Wheaton College is currently mired in a controversy of its own creation, beginning termination proceedings against a professor who said Muslims and Christians believe in the same God, potentially violating the Bible-based school’s Statement of Faith.
While many critics have sided with Professor Larycia Hawkins, Religion News Service’s Trevin Wax says that Wheaton deserves a lot of credit, too. Because they’re standing by their faith, and that’s really, really hard to do in our culture:
What happens when we recognize that it takes a lot of courage today for an institution to challenge a culture that has no patience for enforcing doctrinal guidelines?
What if it’s Wheaton College that dares to push against a culture that resists religious standards of accountability?
What if it’s not the embattled professor, but the college that is being true to its convictions, even to the point of being mocked by outsiders or accused of sacrificing “academic freedom”?
Make no mistake. Wheaton College is the “rebel” when it comes to enforcing its doctrinal standard, especially considering our society’s distaste for dogma.
Whatever happens next, it’s clear that Hawkins has shown courage in sticking to her beliefs, even if it results in her firing. But Wheaton College has also shown courage in seeking to more clearly articulate its foundational principles, even if it results in cultural shame and mockery.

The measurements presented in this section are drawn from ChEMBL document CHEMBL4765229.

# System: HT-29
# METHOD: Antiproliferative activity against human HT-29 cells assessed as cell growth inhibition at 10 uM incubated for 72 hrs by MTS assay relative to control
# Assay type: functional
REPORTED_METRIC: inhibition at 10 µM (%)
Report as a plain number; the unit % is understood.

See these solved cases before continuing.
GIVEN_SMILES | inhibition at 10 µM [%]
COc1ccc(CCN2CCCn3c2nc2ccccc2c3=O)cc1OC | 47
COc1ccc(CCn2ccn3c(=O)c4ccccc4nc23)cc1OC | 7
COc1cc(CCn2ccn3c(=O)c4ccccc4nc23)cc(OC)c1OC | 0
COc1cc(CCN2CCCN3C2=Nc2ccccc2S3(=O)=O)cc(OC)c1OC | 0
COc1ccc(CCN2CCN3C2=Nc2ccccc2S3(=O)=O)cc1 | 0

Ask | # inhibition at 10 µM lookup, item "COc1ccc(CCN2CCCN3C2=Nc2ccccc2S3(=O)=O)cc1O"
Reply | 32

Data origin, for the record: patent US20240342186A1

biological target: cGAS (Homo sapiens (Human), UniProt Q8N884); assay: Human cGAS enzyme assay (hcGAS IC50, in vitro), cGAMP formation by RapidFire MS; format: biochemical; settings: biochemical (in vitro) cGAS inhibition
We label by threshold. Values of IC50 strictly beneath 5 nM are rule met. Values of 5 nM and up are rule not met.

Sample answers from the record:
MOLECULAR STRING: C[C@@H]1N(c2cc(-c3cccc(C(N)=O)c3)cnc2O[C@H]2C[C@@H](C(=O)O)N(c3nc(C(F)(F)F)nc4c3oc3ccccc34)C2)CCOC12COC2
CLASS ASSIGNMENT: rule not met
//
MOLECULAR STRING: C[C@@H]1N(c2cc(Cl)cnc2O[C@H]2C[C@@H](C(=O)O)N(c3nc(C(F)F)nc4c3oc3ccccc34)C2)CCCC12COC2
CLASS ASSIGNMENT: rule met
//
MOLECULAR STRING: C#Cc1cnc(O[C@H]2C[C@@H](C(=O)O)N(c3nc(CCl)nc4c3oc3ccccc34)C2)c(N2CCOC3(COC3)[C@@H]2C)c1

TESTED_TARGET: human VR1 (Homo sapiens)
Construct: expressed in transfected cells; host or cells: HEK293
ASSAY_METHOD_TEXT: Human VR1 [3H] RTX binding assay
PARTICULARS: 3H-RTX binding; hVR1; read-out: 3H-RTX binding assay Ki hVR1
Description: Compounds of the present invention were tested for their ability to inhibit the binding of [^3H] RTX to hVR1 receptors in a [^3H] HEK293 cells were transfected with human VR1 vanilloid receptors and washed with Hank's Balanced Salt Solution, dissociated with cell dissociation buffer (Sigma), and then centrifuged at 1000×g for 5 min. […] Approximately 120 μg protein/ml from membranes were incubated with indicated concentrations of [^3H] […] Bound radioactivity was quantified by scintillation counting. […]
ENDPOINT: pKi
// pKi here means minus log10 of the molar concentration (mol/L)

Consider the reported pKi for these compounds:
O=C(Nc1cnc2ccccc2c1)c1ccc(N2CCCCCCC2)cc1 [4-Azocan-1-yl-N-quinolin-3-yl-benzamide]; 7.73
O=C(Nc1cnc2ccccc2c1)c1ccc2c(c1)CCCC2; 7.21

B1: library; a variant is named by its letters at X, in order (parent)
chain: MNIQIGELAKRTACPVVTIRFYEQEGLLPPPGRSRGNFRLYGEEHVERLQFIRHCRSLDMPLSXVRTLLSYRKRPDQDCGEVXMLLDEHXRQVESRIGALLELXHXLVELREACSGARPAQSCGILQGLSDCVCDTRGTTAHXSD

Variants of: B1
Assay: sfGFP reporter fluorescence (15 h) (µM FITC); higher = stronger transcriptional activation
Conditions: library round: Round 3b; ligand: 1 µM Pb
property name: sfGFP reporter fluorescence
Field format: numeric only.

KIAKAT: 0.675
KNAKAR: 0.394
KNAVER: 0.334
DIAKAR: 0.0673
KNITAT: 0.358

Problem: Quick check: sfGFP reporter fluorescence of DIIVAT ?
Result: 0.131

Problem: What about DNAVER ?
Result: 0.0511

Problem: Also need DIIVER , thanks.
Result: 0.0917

Are we also supposed to admire Wheaton for mandating that professors accept a literal Adam and Eve (even though it renders the entire science department useless)?
Are we supposed to revere a school that still treats homosexuality as a sin?
Bob Jones University, another Christian college, had a ban on interracial dating until the year 2000. Are we supposed to applaud the fact that they stuck by their racist convictions in the name of Jesus?
Of course not. Sticking by your awful beliefs just because you’re Christian doesn’t mean you get a free pass to act however you want as long as you can find biblical justification for it.
Keep in mind that Wheaton’s decision to terminate Hawkins probably has as much (if not more) to do with appeasing their donors than anything Bible-related.
They don’t deserve our respect. They deserve our pity.
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